Corey Anderson, the New Zealand allrounder, was on 95 off 35 balls when he swung a Nikita Miller delivery for six over long leg to complete the quickest ODI hundred in history. One more delivery and he wouldn’t have had sole claim to the record, and would have had to share it with Shahid Afridi, who hit a landmark century against Sri Lanka in 1996.
Anderson, though, said the record wasn’t on his mind. “No, not really, I just thought it was a pretty quick hundred, I didn’t realise that it was the fastest,” he said. He hit 14 sixes in his unbeaten 131 off 47 balls to set up New Zealand’s crushing victory over West Indies in the third ODI in Queenstown.
Anderson came to the middle in the eighth over and completed his hundred off the first ball of the 18th, allowing little time for any nerves. “I think it was more of ‘go with it’, the hundred never really got into my mind. I sort of got there so quickly, I didn’t have time to think about it. It’s just one of those things, you keep going with it, striking it and try and get as many runs on the board as you can. It becomes more about a team than an individual performance.”
His innings has already created buzz about Anderson’s value at the IPL auction next month. West Indies captain Dwayne Bravo hoped Anderson would be his team-mate in the IPL. “Hope to see him in Chennai Super Kings, the auction is around the corner and hopefully MS [Dhoni] and Flem [coach Stephen Fleming] pick him up, it’s going to be a bonus for us, a great knock,” Bravo said. “The way how the guy batted, it was not just slogging, you know he played proper cricket shots, that shows someone can bat, has the ability to bat, turn over strike ever so often, hit straight, hit clean, and he’s powerful, so why not. This innings is a big innings, it will do him a lot of favours.”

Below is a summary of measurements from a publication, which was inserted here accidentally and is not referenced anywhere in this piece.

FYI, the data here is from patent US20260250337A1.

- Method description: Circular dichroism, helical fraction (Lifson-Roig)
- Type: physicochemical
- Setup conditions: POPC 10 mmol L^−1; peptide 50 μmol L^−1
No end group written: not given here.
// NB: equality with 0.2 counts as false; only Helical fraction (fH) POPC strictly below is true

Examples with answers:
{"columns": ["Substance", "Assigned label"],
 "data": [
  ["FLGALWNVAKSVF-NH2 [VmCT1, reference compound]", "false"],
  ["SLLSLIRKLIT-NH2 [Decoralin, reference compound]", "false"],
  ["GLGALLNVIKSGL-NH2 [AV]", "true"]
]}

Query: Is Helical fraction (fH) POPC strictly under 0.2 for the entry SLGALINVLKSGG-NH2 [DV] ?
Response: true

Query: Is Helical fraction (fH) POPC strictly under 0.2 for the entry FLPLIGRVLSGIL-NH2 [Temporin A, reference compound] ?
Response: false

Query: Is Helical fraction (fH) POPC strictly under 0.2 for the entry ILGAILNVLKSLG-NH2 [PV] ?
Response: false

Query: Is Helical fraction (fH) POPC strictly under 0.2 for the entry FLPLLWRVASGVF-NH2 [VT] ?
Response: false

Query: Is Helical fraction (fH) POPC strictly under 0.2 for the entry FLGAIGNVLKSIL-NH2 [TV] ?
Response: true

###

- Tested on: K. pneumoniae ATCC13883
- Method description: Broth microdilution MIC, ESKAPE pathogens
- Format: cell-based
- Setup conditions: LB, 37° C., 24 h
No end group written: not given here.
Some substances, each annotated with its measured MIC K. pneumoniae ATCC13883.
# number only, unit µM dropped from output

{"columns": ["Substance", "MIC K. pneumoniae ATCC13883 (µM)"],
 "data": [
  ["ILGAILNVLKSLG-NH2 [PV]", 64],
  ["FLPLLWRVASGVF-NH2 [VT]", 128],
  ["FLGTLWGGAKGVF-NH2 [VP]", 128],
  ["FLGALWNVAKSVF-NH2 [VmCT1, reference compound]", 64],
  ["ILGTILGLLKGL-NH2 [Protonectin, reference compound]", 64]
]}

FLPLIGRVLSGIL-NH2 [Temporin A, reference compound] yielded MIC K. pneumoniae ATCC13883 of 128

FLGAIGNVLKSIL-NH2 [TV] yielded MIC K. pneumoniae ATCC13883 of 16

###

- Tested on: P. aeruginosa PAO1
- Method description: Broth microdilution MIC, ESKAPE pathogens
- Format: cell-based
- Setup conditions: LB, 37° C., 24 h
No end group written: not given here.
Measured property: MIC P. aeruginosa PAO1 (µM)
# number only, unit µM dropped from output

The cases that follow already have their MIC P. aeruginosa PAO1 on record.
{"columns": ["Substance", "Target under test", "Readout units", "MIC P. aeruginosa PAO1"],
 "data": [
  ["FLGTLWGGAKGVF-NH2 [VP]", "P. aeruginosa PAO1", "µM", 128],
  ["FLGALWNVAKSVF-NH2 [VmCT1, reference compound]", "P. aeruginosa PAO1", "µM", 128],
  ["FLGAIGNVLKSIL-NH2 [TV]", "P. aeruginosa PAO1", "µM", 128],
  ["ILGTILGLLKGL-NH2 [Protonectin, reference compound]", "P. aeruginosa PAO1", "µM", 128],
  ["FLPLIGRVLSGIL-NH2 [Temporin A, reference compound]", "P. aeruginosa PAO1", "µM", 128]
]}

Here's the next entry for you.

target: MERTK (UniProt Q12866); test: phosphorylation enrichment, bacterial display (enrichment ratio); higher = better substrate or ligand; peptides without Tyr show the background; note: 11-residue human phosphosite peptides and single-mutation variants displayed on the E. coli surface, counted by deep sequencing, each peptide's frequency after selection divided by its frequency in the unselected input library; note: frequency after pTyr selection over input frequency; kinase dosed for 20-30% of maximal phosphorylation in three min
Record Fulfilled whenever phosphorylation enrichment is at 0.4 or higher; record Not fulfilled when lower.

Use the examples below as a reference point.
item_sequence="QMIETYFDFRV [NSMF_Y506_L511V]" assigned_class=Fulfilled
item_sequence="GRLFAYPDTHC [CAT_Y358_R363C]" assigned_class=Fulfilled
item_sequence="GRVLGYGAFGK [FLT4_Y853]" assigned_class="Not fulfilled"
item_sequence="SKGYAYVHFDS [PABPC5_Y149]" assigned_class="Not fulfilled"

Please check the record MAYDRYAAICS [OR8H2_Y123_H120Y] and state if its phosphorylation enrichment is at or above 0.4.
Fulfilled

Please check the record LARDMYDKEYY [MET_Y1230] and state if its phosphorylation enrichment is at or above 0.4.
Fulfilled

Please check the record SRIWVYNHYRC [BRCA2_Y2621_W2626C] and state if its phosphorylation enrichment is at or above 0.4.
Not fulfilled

Anderson himself wasn’t getting carried away. “Those things float about,” Anderson said, “I’m happy where I am at with New Zealand, I’m still trying to cement my place as well.”
Jesse Ryder, another batsman trying to cement a place in the side, also put in a blistering performance – he smashed the sixth-quickest ODI century in only his second international after a lengthy layoff and, with Anderson, put on a 191-run stand in 75 deliveries for the fourth wicket. “It’s nice to have another guy at the other end doing a similar thing,” Anderson said. “It’s tough for bowlers, they can’t get any rhythm, they don’t know where the ball is probably going to be going.”
Anderson said the innings and the big win was the “best feeling that I’ve probably had on a cricket field”. His captain Brendon McCullum called the centuries a “once-in-a-lifetime sort of performance from two people”. “Statistically it (Anderson’s ton) is the fastest , I don’t know how many ODIs have been played, probably in excess of 3000 (3451), and for him to be No. 1 in terms of the speed with which he was able to get to a hundred, and Jesse being No. 6 is pretty unbelievable really, ” McCullum said. “That to me is as clean striking as I have ever witnessed at a ground.”
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